If you’re a fan of the writer John Grisham or the show “Law and Order” or anything in that genre, you’ll identify today’s Gospel as a trial scene. Jesus is the defendant, charged with violation of the sabbath and blasphemy. Jesus’ defense is that He is the obedient Son of God who is only doing what the Father wishes.
The blood of hundreds of saints has been painted in royal red to commemorate their martyrdom. Other saints painted in shining gold were brilliant miracle workers, eloquent preachers, or attractive missionaries. Hundreds of saints are pictured with pen, scroll, ruler, or book because they were great teachers, scientists, or founded schools, monasteries, or hospitals. Many saints were authors of great books that are still read by thousands today.
Brief and contemporary inspiration focused on hope and family prayer will be delivered to your inbox! Articles include live video, written word, and links to resources that will lead you and your family deeper into faith.
One of our grandsons recently celebrated his tenth birthday. On the eve of his big day, I pointed out that he was adding a digit to his age and would do so again when he turned one hundred. It was an interesting thought! I also mentioned that my tenth birthday was in 1960. After a few moments, he observed that I was born in 1950. We pay attention to the number of our age. When we turn multiples of five or ten, we attribute greater significance. Of course, every year is significant.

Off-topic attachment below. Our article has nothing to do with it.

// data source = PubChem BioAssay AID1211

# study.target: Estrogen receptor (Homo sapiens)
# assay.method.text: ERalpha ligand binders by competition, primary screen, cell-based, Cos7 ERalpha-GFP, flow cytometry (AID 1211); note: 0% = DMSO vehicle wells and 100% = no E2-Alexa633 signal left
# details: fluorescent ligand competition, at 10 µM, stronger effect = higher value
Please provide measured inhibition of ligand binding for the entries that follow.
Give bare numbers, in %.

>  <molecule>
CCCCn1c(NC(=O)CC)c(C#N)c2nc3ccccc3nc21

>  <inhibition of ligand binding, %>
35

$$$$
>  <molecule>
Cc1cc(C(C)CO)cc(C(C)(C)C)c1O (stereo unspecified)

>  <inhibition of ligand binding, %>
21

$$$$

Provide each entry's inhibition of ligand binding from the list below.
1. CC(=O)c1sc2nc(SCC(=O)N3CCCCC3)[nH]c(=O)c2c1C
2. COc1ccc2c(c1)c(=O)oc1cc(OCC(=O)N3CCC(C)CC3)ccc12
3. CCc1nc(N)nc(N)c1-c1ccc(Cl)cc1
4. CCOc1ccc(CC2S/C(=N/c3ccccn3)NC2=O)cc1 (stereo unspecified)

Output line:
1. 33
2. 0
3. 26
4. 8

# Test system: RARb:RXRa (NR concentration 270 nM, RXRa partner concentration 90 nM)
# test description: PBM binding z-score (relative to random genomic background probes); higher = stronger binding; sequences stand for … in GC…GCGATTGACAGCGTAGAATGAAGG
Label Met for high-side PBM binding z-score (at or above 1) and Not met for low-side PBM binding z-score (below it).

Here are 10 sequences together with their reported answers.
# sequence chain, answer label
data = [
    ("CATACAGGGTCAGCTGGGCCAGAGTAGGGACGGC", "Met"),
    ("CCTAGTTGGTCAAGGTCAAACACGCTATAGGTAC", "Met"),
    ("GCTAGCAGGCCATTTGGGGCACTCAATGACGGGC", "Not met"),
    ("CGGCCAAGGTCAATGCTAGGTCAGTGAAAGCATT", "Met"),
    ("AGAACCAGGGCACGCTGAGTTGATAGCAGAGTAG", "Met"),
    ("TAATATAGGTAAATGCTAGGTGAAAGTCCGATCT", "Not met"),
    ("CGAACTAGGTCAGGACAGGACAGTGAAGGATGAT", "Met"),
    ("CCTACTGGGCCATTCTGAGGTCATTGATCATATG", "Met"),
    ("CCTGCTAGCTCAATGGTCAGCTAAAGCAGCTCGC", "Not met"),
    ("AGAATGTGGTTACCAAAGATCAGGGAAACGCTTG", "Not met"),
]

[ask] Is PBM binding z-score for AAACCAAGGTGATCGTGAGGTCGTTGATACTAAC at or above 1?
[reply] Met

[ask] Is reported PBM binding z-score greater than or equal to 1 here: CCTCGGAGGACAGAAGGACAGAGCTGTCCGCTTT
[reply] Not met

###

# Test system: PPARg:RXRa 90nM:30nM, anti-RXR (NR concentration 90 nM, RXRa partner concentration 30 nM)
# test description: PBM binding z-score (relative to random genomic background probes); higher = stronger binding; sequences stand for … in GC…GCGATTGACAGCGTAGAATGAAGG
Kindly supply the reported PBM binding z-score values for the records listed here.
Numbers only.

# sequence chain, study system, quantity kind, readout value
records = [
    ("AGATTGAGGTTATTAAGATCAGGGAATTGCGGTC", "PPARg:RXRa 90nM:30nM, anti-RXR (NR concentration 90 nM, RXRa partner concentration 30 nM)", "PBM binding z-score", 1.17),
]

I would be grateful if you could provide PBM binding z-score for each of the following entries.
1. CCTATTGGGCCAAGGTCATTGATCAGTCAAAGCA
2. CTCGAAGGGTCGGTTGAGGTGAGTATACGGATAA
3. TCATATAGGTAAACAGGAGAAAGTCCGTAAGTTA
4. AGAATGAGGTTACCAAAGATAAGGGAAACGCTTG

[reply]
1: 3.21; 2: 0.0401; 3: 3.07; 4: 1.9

If you have grown up Catholic, or even if you came into the faith as an adult, you have probably been asked or thought about: “What are you giving up for Lent?”
Today we celebrate Ash Wednesday, the day we start 40 days of reorienting our lives to focus on God as the center. The Catechism of the Catholic Church teaches us that in this season of Lent we are invited to purify our hearts, seek the love of God, re-learn that true happiness is not found in riches, in human fame, in power, or in human achievement; rather true happiness is found in God alone (CCC 1723). Through the ancient practices of prayer, fasting, and almsgiving, we will avail ourselves to God, and demonstrate to Him our desire for repentance and renewal, so as to make Him the center of our lives.
Today's Feast of the Presentation, also known as Candlemas, has multifaceted perspectives. Do we discuss the mother's purification after birth, the thanksgiving and offering for the gift of a new child, or the child's dedication to God? Or the revelations of Simeon and Anna? Or Candlemas and Jesus as the light to the nations?